Fifty years ago, a fearless couple took a stand against a shameful and outrageous injustice. They risked their lives to do what they thought was right. Now they're being honored for their defiant stand in the civil rights movement, and their story is What's Right with Tampa Bay.
Dave and Winonah Myers can't believe half a century has gone by. To them, it feels like yesterday. This year marked the 50th anniversary of the Freedom Rides.
In April they, and more than 400 of their fellow riders, traveled to Chicago to be honored with a weekend reunion. Dave and Winonah wouldn't have missed it.
"Because we had 438 people in Mississippi arrested, we had 438 reasons for being there, and 438 experiences, no two alike and it was just fascinating, after all these years to hear the stories of the various people," said Freedon Rider's Dave Myers.
The freedom ride was a peaceful movement against the segregated south in the early 60s.
They'd sit with blacks in forbidden areas of bus terminals, restaurants, and public rest areas. And now people came from all over the country to be part of another memorable event.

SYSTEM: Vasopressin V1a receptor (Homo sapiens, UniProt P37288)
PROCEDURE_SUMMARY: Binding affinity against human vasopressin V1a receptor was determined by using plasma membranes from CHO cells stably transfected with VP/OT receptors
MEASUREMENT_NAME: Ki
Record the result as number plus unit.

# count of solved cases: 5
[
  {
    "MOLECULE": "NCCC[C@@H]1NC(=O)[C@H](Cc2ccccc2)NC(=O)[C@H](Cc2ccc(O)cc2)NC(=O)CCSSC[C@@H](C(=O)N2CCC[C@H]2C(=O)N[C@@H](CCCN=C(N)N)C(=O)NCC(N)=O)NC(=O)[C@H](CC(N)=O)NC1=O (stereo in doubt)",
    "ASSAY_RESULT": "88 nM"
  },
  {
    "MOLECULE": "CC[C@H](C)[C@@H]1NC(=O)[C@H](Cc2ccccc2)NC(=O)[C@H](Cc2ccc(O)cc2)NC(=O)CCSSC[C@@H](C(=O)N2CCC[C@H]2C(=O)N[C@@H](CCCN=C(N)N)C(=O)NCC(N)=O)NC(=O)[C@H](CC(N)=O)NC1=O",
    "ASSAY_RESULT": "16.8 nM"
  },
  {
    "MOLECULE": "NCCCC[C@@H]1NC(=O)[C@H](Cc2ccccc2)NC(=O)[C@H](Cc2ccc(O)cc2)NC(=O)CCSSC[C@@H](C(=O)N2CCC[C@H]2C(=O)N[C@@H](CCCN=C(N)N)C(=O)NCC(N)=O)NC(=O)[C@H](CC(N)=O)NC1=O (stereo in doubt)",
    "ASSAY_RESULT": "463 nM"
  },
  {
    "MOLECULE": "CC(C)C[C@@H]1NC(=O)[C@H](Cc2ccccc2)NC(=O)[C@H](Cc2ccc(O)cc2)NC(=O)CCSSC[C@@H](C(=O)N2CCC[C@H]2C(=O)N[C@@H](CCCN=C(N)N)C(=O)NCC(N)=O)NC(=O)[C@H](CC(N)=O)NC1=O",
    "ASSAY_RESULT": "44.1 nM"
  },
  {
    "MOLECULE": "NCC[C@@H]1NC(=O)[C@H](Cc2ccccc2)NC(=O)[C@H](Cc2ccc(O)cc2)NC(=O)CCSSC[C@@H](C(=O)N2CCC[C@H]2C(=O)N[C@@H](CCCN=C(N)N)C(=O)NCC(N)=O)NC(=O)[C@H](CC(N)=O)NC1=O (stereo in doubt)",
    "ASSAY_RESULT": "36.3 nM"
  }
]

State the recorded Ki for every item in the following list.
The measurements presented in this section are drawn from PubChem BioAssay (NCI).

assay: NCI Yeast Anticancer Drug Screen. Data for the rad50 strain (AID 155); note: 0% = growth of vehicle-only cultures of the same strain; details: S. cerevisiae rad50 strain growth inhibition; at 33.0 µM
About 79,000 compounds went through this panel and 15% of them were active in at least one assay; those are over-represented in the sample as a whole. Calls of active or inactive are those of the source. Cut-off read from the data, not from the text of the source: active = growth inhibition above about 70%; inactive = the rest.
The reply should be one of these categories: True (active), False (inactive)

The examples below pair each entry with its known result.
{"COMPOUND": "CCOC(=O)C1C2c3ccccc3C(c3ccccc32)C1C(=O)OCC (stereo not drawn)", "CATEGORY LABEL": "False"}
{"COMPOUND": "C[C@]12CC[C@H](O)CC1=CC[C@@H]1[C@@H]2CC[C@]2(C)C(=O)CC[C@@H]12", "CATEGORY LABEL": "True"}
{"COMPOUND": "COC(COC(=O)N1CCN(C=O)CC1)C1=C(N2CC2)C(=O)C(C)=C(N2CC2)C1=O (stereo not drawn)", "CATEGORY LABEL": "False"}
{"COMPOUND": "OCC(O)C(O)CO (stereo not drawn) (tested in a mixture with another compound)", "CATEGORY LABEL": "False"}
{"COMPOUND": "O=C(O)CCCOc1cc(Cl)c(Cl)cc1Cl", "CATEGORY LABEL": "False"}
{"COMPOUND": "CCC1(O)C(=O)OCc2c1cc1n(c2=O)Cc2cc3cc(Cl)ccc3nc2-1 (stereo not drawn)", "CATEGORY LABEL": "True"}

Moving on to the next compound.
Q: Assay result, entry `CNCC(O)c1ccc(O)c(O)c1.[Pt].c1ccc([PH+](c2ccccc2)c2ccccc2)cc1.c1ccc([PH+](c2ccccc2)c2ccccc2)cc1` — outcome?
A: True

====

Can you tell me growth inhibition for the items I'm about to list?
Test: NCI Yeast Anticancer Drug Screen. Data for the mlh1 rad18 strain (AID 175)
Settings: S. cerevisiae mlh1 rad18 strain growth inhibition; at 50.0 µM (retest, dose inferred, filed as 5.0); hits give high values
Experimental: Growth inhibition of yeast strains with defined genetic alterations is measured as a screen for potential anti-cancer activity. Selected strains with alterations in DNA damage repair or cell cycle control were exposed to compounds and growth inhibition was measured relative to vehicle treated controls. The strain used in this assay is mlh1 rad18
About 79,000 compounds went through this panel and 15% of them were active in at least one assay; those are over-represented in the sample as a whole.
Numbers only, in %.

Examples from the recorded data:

"We were scattered. We came from everywhere, and went back to everywhere, so it was good to know that there were others like us out there somewhere," Winonah Myers said.
Some people they met for the very first time. But they definitely recognized a few faces.
"There were those people we had been in jail cells with and had served a lot of time with them in prison, and hadn't seen them since prison 50 years ago so it was great to see them," Dave said.
But for Dave, his fellow cellmates weren't the only thing the reunion brought back.
"It always brings back bad memories too. The thing it always brings back with me was the fear at the time," he says.
The Freedom Ride was dangerous and violent. They were arrested for disturbing the peace as they silently sat alone in a section of a bus terminal marked "for coloreds' only."
Almost all the people at the reunion had suffered similar stories. But somehow that only deepened the bond between them.
"I think that we had a feeling that we were a part of something that really had a big effect on America," Dave said.
And although they've long been out of jail, the Myers know the fight isn't over.
"Segregation and all that still exists, but it's not as palpable as it was in the 60s. It's not as simple as black only, white only toilets and drinking fountains, and where you can sit on a bus," Winonah said. "I had hoped that we would have come a long way further than we have."
The world may not be rid of all unfairness, but the impact Dave, Winonah, and the other Freedom Riders made will never be forgotten. There are fewer than 200 of the original 438 Freedom Riders left. But all of them changed history.
FOX 13 / WTVT-TV
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